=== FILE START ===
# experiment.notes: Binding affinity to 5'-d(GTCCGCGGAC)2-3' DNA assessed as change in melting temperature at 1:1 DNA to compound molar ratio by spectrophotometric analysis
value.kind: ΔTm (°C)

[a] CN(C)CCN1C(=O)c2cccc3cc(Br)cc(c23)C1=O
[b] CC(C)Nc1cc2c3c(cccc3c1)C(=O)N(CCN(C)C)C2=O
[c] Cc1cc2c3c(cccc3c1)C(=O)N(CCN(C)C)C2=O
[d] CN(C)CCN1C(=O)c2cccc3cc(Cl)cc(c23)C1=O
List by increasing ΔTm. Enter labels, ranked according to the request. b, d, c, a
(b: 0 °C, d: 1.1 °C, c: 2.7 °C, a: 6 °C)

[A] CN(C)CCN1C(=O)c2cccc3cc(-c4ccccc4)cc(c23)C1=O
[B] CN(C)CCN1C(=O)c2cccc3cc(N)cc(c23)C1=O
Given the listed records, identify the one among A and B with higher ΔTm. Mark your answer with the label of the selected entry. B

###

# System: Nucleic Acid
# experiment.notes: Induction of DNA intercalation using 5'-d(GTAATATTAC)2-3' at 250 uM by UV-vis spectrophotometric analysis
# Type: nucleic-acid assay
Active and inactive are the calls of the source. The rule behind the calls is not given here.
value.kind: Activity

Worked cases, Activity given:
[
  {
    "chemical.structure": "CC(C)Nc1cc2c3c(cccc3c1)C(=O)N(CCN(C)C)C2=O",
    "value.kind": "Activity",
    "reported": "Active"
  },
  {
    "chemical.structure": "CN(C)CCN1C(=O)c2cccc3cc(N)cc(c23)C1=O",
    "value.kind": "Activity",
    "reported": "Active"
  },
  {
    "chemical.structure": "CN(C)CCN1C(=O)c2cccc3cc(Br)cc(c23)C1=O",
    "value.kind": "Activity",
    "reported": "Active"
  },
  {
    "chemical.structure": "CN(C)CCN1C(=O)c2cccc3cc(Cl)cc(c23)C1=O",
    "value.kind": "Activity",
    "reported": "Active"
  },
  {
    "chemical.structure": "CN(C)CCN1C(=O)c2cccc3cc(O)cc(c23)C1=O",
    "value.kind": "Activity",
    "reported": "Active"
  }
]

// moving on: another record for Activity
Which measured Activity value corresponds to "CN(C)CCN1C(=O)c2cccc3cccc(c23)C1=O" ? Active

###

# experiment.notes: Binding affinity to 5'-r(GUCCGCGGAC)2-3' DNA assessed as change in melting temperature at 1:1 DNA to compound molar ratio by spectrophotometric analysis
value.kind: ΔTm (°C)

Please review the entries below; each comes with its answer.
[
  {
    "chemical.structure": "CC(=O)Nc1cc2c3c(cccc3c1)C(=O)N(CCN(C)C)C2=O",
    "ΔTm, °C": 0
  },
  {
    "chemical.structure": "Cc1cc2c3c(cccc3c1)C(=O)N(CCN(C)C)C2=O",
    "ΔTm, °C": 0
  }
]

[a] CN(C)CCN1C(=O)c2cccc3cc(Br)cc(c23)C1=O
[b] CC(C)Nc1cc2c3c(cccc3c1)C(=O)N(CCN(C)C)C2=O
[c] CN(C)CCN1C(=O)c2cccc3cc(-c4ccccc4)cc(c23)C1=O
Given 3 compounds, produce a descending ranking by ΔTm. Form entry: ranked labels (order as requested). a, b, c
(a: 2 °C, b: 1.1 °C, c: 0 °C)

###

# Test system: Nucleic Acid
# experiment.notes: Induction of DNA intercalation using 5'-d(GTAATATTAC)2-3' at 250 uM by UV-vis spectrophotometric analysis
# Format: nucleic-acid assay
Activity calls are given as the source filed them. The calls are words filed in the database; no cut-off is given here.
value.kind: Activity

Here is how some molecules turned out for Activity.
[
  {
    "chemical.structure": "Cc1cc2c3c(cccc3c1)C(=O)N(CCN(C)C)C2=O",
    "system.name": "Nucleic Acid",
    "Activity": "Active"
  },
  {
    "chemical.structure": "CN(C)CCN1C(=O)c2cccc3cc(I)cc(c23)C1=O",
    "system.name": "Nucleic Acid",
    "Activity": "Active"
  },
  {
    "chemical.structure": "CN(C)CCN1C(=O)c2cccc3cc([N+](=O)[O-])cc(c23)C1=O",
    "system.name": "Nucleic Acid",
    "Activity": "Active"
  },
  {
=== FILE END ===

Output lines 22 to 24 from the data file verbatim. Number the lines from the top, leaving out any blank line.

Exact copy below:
    "value.kind": "Activity",
    "reported": "Active"
  },